However revolting a proposal of such a character might prove to Cora, she retained, notwithstanding her powerful disgust, sufficient self-command to reply, without betraying the weakness.

"And what pleasure would Magua find in sharing his cabin with a wife he did not love; one who would be of a nation and color different from his own? It would be better to take the gold of Munro, and buy the heart of some Huron maid with his gifts."

The Indian made no reply for near a minute, but bent his fierce looks on the countenance of Cora, in such wavering glances, that her eyes sank with shame, under an impression that for the first time they had encountered an expression that no chaste female might endure. While she was shrinking within herself, in dread of having her ears wounded by some proposal still more shocking than the last, the voice of Magua answered, in its tones of deepest malignancy:

"When the blows scorched the back of the Huron, he would know where to find a woman to feel the smart. The daughter of Munro would draw his water, hoe his corn, and cook his venison. The body of the gray-head would sleep among his cannon, but his heart would lie within reach of the knife of Le Subtil."

"Monster! well dost thou deserve thy treacherous name," cried Cora, in an ungovernable burst of filial indignation. "None but a fiend could meditate such a vengeance. But thou overratest thy power! You shall find it is, in truth, the heart of Munro you hold, and that it will defy your utmost malice!"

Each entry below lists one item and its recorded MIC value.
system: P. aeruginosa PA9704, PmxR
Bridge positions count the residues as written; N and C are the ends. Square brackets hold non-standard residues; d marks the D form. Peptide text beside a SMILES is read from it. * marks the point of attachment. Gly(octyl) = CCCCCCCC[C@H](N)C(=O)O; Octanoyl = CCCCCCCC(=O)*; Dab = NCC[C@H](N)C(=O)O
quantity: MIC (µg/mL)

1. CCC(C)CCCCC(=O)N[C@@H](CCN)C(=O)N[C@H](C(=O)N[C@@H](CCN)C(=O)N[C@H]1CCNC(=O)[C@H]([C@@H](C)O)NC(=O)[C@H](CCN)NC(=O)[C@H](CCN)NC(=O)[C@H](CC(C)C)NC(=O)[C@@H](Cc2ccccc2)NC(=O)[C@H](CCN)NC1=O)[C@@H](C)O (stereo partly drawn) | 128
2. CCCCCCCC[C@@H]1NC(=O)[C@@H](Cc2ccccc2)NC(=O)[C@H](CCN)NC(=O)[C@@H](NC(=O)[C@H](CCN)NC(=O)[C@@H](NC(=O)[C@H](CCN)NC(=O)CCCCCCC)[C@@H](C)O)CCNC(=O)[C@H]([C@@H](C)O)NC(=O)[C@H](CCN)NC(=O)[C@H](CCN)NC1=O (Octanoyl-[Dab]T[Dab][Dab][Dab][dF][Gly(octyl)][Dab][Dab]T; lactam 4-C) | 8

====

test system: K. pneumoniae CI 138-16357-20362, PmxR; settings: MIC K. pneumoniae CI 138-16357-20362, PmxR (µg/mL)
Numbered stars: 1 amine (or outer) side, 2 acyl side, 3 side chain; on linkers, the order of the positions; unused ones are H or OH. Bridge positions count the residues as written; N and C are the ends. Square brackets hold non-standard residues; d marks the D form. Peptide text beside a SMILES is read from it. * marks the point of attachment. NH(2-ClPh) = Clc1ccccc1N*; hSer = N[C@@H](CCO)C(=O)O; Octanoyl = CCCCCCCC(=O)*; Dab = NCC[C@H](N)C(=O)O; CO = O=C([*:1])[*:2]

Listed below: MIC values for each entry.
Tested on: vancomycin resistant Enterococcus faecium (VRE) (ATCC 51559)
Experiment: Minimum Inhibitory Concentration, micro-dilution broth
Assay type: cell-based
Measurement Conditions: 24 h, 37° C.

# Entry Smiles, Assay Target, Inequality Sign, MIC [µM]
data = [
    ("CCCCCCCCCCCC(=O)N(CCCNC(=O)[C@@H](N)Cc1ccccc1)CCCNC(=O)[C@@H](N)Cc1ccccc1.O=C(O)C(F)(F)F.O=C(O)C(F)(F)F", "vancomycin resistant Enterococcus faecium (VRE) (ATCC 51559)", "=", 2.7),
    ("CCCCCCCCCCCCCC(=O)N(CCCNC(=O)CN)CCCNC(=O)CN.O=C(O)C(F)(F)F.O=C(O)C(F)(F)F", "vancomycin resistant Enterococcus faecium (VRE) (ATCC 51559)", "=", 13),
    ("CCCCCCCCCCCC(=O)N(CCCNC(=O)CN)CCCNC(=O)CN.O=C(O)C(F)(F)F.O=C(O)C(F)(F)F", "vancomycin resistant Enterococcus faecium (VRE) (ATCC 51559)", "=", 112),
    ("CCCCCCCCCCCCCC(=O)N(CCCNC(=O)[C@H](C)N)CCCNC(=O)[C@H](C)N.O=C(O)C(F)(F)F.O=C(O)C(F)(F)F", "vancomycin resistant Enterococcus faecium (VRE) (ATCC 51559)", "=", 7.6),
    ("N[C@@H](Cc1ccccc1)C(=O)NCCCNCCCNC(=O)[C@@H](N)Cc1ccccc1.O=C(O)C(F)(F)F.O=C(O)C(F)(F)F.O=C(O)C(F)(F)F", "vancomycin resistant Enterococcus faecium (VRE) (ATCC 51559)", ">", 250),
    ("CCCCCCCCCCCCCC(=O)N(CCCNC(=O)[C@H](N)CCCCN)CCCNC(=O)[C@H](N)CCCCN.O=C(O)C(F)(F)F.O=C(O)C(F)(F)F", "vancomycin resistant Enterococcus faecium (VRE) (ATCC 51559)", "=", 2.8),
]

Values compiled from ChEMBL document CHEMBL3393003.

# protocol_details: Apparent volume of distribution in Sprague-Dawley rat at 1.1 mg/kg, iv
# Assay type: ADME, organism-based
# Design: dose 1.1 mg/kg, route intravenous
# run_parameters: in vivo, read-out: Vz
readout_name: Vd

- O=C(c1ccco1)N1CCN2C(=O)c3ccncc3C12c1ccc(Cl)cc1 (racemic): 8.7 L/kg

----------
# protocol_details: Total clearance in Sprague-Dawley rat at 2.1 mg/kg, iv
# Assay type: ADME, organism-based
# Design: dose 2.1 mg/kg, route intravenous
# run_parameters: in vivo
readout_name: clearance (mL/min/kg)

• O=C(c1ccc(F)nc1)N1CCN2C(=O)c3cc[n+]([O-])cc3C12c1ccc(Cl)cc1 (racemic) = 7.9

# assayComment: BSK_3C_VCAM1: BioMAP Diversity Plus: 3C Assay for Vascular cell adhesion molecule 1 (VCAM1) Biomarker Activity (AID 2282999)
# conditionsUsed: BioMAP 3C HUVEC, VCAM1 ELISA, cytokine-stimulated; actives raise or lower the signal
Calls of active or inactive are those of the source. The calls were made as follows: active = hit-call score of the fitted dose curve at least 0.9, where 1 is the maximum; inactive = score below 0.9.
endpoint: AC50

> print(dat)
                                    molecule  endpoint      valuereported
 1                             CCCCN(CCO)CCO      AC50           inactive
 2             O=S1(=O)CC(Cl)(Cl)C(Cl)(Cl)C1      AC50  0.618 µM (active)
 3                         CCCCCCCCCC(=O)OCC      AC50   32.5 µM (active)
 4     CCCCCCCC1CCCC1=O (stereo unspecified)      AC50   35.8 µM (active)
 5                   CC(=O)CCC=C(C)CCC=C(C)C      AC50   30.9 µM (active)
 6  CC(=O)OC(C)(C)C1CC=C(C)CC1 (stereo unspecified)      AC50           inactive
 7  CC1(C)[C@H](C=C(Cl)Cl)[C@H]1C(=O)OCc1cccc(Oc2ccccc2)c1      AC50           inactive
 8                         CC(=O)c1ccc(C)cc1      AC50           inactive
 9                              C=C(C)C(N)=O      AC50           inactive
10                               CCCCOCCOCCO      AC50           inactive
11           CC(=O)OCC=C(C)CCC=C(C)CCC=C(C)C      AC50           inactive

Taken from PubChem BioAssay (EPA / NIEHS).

The Indian answered this bold defiance by a ghastly smile, that showed an unaltered purpose, while he motioned her away, as if to close the conference forever. Cora, already regretting her precipitation, was obliged to comply, for Magua instantly left the spot, and approached his gluttonous comrades. Heyward flew to the side of the agitated female, and demanded the result of a dialogue that he had watched at a distance with so much interest. But, unwilling to alarm the fears of Alice, she evaded a direct reply, betraying only by her anxious looks fastened on the slightest movements of her captors. To the reiterated and earnest questions of her sister concerning their probable destination, she made no other answer than by pointing toward the dark group, with an agitation she could not control, and murmuring as she folded Alice to her bosom.

"There, there; read our fortunes in their faces; we shall see; we shall see!"

The action, and the choked utterance of Cora, spoke more impressively than any words, and quickly drew the attention of her companions on that spot where her own was riveted with an intenseness that nothing but the importance of the stake could create.